Historical Maps of
Maps of Finno-Ugric Distribution
Maps of Finno-Ugric Settlements and Place-Names
This map (1), shows the approximate limits of ancient Finnish settlements between the Ural Mountains and Fenno-Scandia (Norway, Sweden, Finland). Finnic people that occupy the areas between these Republics, do not have their name-sake Republic. For example, there is no Vepsä, or Korelian autonomous area. Note the spaces between these Republics, an obvious attempt to keep them separated.
The Expansion of Slavs (2) (Slaavien leveneminen) into Finno-Ugric lands. The Merjas are displaced and absorbed by neighbouring Finno-Ugric groups, especially the Mari, who themselves travel Eastward from their ancient homeland in the area where the Oka flows into the Volga. (Mareja = Maris, Vepsäläisiä = Vepsä+people - related to the Eastern Karelians, -järvi = -lake eg. Valgetj. = Valgetjärvi)
The largest Map (3) is seemlessly split into four files, and covers Karelia/Eastern Karelia, the mythical land of Kalevala.
This (4) is based on Russian maps and are according to
Zyrian I. Möeg, not consistent with the native folklore, due to Russian
mistakes and Russification. Jurla should be Jurva, Susva = Suzva, Velva =
Völva etc. Corrections would be impossible as information is scarce. Even in this form, however, the place names show a definite Perm-Komi influence. The place-names with -ma, -nga, and -ga endings are of old Finno-Ugric origin often predating the present Komi. Many are of Lapp or other ancient arctic Finno-Ugric origin. (Suomen Suvun Tiet, E. Kuussaari,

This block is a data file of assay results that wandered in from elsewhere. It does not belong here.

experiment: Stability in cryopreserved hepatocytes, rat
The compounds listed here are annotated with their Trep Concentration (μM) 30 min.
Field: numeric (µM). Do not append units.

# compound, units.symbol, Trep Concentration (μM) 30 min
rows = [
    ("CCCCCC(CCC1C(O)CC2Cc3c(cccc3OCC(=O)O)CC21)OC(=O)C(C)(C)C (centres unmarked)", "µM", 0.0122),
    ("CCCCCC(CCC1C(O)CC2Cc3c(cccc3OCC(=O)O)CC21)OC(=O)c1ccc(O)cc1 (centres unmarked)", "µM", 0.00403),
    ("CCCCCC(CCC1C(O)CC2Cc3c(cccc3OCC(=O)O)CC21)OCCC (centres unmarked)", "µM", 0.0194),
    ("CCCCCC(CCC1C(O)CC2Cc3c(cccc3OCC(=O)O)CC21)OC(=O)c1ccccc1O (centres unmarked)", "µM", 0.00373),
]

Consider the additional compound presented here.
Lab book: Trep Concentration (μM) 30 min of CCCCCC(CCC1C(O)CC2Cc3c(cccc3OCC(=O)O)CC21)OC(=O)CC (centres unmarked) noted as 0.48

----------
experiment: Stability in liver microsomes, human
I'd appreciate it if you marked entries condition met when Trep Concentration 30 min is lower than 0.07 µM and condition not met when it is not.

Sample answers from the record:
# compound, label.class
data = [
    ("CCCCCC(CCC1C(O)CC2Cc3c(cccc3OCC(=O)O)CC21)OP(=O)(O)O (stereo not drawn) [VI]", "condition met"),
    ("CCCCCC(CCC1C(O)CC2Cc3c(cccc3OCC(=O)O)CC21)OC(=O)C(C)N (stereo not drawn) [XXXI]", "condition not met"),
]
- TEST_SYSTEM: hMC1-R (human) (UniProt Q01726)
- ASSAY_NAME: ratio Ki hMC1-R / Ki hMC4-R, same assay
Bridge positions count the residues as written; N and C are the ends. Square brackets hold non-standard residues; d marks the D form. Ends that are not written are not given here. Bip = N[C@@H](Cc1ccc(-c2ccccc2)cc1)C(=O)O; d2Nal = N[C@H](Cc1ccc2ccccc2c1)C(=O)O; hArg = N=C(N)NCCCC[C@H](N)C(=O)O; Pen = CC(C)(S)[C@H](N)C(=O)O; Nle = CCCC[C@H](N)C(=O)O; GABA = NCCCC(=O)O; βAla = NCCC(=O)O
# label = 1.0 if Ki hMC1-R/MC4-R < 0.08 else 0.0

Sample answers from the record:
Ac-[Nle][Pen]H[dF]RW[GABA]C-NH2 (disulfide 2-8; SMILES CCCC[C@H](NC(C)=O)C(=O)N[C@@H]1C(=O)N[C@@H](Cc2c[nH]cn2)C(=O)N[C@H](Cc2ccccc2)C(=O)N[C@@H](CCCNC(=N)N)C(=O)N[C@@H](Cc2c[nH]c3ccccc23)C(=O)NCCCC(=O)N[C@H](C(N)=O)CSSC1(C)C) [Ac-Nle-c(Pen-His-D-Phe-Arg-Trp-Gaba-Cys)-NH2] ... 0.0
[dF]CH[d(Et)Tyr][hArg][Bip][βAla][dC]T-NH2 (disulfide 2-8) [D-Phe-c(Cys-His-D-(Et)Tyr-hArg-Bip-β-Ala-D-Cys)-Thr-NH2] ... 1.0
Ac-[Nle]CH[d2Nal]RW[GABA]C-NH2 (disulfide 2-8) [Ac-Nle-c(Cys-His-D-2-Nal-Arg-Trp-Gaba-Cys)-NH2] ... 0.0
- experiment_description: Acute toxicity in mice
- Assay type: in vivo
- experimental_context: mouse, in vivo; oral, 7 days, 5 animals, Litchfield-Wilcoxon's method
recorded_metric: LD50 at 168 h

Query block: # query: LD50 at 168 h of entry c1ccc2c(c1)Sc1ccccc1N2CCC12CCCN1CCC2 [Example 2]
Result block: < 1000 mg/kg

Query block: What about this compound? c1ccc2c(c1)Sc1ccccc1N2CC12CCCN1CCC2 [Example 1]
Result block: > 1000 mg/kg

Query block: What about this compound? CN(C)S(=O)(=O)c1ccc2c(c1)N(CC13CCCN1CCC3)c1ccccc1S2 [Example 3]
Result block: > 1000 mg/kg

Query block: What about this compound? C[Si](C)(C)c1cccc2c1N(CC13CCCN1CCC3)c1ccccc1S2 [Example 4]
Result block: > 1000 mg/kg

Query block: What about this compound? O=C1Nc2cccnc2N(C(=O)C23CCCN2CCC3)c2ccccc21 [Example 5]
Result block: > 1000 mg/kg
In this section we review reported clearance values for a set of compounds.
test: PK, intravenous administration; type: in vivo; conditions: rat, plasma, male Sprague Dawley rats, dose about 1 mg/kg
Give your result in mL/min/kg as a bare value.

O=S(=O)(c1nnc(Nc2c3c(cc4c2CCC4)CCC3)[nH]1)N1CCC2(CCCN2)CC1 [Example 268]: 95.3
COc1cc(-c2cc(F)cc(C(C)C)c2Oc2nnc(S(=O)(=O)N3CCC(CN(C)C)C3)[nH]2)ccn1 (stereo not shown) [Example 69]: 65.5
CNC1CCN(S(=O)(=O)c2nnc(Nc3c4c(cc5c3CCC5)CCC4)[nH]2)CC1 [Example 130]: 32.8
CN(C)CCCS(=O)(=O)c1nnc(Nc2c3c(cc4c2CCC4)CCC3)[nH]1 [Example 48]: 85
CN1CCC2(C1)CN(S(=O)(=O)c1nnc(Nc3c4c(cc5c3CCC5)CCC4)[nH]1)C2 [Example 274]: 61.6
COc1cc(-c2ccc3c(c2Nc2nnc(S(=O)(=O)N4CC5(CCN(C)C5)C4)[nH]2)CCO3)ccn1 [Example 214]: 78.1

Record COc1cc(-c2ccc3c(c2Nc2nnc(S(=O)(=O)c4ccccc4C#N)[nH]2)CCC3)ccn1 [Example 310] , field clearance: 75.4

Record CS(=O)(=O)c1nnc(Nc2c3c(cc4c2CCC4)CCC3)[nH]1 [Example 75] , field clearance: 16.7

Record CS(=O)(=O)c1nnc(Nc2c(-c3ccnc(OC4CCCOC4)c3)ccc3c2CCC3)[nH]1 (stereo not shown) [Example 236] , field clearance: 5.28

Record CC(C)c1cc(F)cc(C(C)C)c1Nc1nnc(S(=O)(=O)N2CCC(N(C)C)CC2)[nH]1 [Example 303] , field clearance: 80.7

It may also be underscored here that the scholars of prehistory and history regard ancient place-names of a country as proof of the identity of the language in which it occurs and that of their speakers who gave them to the places which they occupied and inhabited for a considerable length of time. In these maps we see the proof of Finno-Ugric inhabitation of the north since at least the last ice age, preceding the slavic by a considerable length of time. Unconquered land is not Russian by default as indicated on many Soviet era maps, such as those showing Russia extending all the way to the Baltic in the first millennium. Moscow and Novgorod were focusing on the areas north and east of Lake Ladoga and were in competition with each other for control of land occupied by Uralic people.
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© 1998 - 2005 Osmo Joronen